Olejnik and two new coauthors revisited the issue in 2017:

Battery Status Not Included:
Assessing Privacy in Web Standards
Lukasz Olejnik, Steven Englehardt, and Arvind Narayanan

> Some implementers such as the Tor browser operate under much stricter threat models. For example, most implementers may find it acceptable to reveal the user’s operating system through a new API. But not the Tor Browser, as it attempts to maintain a uniform fingerprint across all devices.

The first paper cites the ticket which was active for 6 years, last edited 2 years ago, not clear to a user whether the problem was ever fixed or whether the TB team gave up.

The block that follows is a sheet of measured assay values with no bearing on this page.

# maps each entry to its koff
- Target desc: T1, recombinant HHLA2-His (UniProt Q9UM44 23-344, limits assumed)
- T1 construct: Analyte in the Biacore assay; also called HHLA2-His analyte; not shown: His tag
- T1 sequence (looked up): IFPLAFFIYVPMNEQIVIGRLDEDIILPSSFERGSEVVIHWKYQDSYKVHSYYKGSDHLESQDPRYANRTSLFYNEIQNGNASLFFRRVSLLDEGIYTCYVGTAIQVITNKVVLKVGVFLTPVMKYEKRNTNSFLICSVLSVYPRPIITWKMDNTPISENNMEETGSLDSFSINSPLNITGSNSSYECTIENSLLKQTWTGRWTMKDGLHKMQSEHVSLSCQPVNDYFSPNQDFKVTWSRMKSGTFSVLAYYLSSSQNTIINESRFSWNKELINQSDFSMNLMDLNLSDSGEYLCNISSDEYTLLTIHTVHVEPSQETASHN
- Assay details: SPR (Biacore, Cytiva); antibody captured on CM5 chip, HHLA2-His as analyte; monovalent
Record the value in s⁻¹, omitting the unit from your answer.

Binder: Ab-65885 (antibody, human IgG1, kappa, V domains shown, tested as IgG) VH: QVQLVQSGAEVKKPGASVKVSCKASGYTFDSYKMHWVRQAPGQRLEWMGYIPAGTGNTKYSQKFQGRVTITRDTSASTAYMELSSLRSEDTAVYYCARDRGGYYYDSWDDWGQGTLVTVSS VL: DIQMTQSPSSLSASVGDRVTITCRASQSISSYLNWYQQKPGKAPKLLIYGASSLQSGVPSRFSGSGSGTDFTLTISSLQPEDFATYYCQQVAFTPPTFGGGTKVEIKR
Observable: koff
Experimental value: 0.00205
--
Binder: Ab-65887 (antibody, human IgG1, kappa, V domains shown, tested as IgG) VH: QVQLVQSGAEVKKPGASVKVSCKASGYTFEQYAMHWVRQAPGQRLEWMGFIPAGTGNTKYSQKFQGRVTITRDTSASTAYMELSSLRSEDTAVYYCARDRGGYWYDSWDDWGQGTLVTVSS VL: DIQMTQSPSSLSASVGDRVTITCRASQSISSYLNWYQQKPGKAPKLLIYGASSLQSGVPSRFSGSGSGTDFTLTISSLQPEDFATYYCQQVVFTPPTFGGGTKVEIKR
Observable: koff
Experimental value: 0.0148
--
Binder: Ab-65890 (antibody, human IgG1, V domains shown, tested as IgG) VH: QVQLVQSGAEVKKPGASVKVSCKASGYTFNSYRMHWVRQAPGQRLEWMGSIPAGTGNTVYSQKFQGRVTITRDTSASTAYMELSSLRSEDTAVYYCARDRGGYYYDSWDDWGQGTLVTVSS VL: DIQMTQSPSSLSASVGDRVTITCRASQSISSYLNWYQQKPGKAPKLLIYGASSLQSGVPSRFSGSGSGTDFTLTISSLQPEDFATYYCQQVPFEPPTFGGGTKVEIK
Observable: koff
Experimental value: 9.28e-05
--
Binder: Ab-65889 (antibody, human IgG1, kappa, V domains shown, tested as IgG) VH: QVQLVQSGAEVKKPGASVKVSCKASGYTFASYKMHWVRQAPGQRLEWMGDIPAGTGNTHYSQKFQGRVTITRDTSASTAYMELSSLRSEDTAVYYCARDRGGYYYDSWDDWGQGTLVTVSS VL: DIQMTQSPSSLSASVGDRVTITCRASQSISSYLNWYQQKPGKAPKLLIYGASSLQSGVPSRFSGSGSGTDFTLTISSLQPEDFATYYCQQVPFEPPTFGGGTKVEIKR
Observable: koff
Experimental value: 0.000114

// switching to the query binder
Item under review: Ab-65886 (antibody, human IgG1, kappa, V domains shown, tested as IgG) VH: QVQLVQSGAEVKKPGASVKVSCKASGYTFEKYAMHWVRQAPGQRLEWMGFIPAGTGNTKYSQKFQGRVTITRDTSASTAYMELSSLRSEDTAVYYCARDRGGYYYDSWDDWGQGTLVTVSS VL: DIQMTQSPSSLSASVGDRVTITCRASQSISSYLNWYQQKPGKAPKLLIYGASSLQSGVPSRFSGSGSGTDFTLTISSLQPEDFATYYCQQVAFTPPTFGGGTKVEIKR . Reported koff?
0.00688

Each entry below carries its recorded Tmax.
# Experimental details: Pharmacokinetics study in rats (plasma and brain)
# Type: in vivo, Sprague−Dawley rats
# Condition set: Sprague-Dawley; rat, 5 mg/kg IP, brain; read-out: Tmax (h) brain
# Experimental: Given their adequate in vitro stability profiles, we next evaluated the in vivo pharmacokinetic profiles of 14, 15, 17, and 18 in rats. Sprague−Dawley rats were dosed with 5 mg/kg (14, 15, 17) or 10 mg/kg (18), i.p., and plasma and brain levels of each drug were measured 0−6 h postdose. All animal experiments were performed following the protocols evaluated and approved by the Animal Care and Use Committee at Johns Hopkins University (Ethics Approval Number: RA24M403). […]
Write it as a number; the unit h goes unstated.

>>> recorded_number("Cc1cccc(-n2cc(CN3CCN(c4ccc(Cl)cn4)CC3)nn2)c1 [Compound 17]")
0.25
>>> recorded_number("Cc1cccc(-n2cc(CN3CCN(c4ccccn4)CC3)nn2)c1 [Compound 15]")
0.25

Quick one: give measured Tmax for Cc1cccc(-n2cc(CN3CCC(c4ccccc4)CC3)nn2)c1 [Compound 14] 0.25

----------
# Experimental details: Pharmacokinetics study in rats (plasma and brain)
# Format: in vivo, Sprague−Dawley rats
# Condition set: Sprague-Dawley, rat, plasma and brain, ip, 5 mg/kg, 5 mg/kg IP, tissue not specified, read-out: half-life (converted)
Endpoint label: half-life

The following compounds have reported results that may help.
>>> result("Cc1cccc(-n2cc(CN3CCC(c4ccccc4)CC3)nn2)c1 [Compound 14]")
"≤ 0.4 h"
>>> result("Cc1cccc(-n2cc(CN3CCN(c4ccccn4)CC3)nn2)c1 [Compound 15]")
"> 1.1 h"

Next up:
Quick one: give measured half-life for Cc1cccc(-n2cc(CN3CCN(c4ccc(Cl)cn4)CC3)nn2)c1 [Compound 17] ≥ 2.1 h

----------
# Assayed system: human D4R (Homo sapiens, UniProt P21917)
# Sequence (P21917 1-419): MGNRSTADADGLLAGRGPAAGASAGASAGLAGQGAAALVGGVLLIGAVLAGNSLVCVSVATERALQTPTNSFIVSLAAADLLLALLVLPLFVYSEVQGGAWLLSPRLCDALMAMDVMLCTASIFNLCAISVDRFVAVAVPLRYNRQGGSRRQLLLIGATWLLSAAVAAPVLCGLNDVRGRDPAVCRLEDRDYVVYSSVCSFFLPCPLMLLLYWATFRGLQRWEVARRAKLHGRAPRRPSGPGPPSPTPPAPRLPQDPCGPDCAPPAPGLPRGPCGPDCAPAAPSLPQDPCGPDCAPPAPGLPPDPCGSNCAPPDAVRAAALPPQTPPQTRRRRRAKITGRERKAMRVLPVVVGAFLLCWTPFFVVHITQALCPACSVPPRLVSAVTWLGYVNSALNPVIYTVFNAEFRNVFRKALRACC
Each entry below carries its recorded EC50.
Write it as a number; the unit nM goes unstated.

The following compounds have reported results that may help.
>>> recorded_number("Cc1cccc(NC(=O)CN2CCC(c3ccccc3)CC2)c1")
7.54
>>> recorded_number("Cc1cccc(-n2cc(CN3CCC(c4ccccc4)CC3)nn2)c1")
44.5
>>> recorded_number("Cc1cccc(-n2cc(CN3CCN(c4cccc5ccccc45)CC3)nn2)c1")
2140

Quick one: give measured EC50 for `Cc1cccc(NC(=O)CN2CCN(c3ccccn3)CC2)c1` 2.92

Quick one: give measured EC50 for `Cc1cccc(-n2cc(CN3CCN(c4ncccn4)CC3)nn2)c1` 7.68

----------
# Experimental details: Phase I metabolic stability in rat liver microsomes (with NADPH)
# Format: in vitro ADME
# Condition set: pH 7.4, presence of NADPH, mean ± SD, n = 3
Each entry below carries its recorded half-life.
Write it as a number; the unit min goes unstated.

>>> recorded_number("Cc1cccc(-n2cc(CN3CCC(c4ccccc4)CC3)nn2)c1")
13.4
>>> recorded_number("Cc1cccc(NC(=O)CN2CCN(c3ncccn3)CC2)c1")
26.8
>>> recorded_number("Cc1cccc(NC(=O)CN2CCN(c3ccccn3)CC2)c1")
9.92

September 08, 2019


> Since users have different screen sizes, one way of making sure that no differences are observable is to have everyone use the same window size.

Yes, and at one time TB team appeared to try to do something like that, but more recent versions of TB seem to be happy to let FF code give the browser a unique height and width. That is bad.

Does TB team plan to address this problem?

Would it be possible to have TB report to users the current height and width so that they can to manually adjust the size to one of a small set of suggested values given for example in at front page? Having TB do this automatically would be much better, though, agreed?

I am not sure what you mean with "unique height and width". That's not what we reported by default unless, of course, users started to change things or the rounding we did was indeed unique among Tor Browser users.

I think letterboxing will address this problem more thoroughly, though. Watch out for the next alpha to test it. :)